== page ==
Imagine a Three Stooges episode where the stooges act out The Odyssey--to an authentic bluegrass soundtrack. As improbable as that might sound, it is exactly the recipe for the amazing movie O Brother Where Art Thou. You will laugh at the silly stupidity of it all, marvel at the intellectual jokes, admire the film-making techniques, and cry with real emotion at the epic heartbreak of it all.
Unlike the movie Troy, O Brother does not pretend to be a retelling of Homer. However, there are numerous parallels and remakings. Some of the references are obvious, but many are not. If you've just read The Odyssey, you'll appreciate all that playfulness and cleverness all the more.
George Clooney plays Ulysses Everett McGill, a man who escapes from a chain gang with two of his fellow inmates. He is definitely the clever one of the three, and he leads them through episodic adventures and tribulations roughly parallel to what Odysseus experiences. And like Odysseus, Everett seeks to go home to his wife and offspring. In the film, "Penny" is played brilliantly by Holly Hunter.
In some of the episodes, film characters carry echoes of several storylines from the book. For example, the women who sing so beautifully that the men are pulled off the path are the Sirens--but also reflect Circe, Calypso, and even Nausicaa doing her laundry.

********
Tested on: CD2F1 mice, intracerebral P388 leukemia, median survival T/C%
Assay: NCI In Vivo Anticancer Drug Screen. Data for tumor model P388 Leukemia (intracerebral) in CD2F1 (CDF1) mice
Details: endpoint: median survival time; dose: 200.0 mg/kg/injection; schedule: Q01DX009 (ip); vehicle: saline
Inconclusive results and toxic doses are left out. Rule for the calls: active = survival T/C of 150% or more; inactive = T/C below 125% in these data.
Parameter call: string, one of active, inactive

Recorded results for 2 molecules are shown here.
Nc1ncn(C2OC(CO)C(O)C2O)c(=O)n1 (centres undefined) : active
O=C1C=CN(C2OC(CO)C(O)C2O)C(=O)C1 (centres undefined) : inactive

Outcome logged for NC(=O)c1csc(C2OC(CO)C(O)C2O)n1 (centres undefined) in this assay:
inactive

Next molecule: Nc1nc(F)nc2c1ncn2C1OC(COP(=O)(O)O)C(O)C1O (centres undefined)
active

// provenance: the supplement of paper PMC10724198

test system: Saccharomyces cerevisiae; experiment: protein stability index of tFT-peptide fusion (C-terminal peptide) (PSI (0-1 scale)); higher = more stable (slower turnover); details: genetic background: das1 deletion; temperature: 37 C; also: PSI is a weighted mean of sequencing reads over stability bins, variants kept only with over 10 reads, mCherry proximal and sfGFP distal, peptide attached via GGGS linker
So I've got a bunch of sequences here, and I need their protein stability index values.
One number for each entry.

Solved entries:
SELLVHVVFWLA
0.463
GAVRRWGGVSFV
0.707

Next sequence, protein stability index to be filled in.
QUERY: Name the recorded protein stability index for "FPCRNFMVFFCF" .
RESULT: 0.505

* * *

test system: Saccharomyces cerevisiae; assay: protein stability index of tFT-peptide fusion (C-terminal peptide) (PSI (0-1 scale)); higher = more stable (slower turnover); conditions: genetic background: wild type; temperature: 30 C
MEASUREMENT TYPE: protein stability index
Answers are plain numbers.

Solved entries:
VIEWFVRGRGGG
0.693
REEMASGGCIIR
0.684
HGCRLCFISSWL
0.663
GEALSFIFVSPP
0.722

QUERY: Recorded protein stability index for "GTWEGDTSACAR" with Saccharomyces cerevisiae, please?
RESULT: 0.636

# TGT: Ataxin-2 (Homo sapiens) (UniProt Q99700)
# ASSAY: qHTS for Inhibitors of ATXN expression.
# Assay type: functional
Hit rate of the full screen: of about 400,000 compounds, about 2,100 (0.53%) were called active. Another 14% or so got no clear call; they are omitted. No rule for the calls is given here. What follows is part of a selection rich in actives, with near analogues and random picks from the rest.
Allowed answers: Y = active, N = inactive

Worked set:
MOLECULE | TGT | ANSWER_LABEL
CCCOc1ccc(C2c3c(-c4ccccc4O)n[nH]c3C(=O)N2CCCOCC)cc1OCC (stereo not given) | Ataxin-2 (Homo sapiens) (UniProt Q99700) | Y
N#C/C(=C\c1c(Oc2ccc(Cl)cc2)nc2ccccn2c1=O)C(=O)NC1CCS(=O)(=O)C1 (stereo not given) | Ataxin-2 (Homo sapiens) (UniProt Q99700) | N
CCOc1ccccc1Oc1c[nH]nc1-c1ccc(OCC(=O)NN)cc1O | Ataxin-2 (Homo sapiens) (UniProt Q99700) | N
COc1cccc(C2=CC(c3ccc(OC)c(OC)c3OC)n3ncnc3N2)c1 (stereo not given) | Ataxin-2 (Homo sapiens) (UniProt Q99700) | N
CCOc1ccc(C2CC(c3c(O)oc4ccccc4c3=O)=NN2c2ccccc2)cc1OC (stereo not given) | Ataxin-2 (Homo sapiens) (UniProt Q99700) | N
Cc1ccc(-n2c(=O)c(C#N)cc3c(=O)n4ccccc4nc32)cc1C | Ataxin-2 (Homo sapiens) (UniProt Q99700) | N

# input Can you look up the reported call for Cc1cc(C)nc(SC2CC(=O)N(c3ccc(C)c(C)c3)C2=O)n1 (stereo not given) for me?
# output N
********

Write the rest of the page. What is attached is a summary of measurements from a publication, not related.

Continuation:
Occasionally I found myself trying to force the scenes to fit together--but that is just not the way this movie works. Nods to Homer are everywhere, but this is in no way just a modernization of the Odyssey. Everything from the Cyclops to Helios' cattle appear, but not always in their right places or plot-lines. I had to let myself sit back and enjoy the brilliant quirkiness.
Everett is cunning and well-spoken, just as Odysseus is. The two characters also share a tremendous pride or vanity. Everett's vanity is shown through his special concern about how his hair looks and his great love of Dapper Dan hair pomade. Although his vanity is played for laughs through almost the entire movie, the picture changes at the end and left me with a lump in my throat. I won't say more, but if any of you know what I'm talking about, I'd love to hear what you thought.
My very favorite scene: When the Odysseus character yells at his young daughters, "I am the only Daddy you got! I am the damn pater familias!" in his intense Deep South accent.
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Of course the music is one of the best parts about the movie. Traditional music threads throughout--as an integral part of the movie rather than as background. Perhaps the highlight is when the three jailbreaks form the Soggy Bottom Boys and record a song together: "Man of Constant Sorrow":
Note: The name Odysseus can be translated as "the hated man" or "troubled man" or "the man who brings and receives pain"--that is, "the man of constant sorrow."
And here is an audio of the immortal Ralph Stanley singing the same traditional song: